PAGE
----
He added that they’ll work best in an environment where the driver has a home charging network or access to a delivery hub and fixed routes and plenty of range. “Suddenly, a 100-, 200-mile, 300-mile range electric pickup makes all the sense in the world. You now can send this vehicle out.”
Of course, added benefits in an urban delivery area are reduced noise and emissions. But enclosed and secure cargo space is a concern, and EV pickups will be hard up to compete with EV vans when thinking about the need for caps, ease of access and ergonomics of reaching into a bed. “It won’t be long until we see tradesmen reaching into an electric pickup’s ‘frunk’ (front trunk) to retrieve tools on the job site,” Brauer added.
While an electric pickup may not be an exact fit for a delivery environment compared to an electric van, they do offer one prime capability over internal-combustion pickups — the ability to use the EV battery to power tools onsite. “There’s actually some things that an electric pickup can do that an internal combustion engine (ICE) vehicle can’t do as easily once you’re at the worksite,” Brauer notes.
And there is towing. Surprisingly, EVs have proven to be champs in performance in towing compared to ICE vehicles, but suffer greatly in reduced range — so much so to make towing an almost non-starter with electric pickups, at least with today's battery technology.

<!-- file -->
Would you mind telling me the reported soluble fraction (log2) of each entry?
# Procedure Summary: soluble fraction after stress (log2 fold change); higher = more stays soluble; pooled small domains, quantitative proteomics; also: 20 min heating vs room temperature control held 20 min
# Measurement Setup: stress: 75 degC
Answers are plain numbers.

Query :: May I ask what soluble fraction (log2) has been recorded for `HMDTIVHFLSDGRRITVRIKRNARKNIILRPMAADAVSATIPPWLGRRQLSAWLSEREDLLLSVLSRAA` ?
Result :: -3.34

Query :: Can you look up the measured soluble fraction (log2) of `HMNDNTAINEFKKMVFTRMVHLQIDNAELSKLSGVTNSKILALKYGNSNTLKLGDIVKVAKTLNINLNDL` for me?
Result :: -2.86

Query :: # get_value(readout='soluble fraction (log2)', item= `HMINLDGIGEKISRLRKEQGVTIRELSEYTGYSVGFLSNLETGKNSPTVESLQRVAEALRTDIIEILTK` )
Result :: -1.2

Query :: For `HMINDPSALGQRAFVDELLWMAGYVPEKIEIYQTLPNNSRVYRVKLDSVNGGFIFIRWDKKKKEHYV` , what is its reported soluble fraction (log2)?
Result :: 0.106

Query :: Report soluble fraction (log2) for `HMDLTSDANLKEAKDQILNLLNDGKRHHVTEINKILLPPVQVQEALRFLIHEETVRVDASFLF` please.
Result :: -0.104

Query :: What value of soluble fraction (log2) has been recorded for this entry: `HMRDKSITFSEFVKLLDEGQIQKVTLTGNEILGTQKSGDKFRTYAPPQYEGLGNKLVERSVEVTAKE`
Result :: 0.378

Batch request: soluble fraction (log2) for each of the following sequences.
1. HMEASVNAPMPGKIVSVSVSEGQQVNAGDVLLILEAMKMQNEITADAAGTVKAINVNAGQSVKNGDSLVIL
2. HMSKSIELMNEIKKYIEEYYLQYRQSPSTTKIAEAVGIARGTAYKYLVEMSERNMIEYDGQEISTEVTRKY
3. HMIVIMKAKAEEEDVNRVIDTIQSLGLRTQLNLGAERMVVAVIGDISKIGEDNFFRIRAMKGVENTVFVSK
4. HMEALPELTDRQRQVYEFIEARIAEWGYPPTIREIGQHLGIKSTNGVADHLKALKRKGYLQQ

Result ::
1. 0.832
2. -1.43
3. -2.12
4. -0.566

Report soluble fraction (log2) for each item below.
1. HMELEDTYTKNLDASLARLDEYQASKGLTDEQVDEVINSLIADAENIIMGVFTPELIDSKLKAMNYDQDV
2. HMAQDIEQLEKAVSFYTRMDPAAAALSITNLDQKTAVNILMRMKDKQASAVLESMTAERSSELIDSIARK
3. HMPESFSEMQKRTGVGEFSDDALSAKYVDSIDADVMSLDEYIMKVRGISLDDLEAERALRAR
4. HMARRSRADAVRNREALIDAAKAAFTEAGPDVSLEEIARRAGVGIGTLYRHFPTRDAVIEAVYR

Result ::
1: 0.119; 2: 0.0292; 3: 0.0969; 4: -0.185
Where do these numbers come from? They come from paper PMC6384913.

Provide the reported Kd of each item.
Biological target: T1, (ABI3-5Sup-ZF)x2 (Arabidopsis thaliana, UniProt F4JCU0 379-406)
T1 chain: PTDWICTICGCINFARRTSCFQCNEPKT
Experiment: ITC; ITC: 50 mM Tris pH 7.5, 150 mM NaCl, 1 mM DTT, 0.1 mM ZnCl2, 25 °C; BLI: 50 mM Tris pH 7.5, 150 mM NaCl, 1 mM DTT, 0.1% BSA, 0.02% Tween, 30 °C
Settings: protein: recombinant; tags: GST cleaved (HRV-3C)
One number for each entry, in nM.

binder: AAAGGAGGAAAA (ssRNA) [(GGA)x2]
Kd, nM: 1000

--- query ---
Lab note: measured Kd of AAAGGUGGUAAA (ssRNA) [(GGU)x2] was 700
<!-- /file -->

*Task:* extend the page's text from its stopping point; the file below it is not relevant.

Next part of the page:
“Once you leave the urban environment, the EV story starts to fall on its face, especially when you’re going a long distance and carrying a lot of things,” Brauer stated. In that scenario, “You’re going to not get the performance that you remotely see out of a diesel-powered truck, and F-350 is going to have such an advantage over an electric truck.”
However, Brauer believes that battery costs will keep coming down and battery density will keep going up. That’s some more good news.
The caveat, though, Brauer said is, “But how long before the cost and the density and the range are equating to what you would get out of an internal combustion engine, especially when you roll in recharge time.” If you’re trying to get over steep passes and need lots of torque — in which the Tesla Cybertruck is great — but if you’ve got 500 miles and you’re hauling, say, a boat, that’ll cost you 90% of your charge.
All in all, as the F-150 pickup is a top-selling vehicle over all for the last 40 years, by extension the F-150 Lightning will gather the most attention too. How dealers mark up that vehicle to sell from their lots will be an ongoing concern.
Brauer also added that dealers will play a pivotal role in the future. As more cars are purchased online and cut down on the need for showroom space, coupled with modern and electric vehicles requiring less maintenance, the old dealership model may no longer apply. Yet there is an opportunity for dealerships to become part of the EV charging infrastructure and offer a respite with added services for drivers stopping to charge up.
While no major changes will happen overnight, there is much to be seen over the next couple of months and years once these upcoming electric pickups hit the road.
Originally posted on Fleet Forward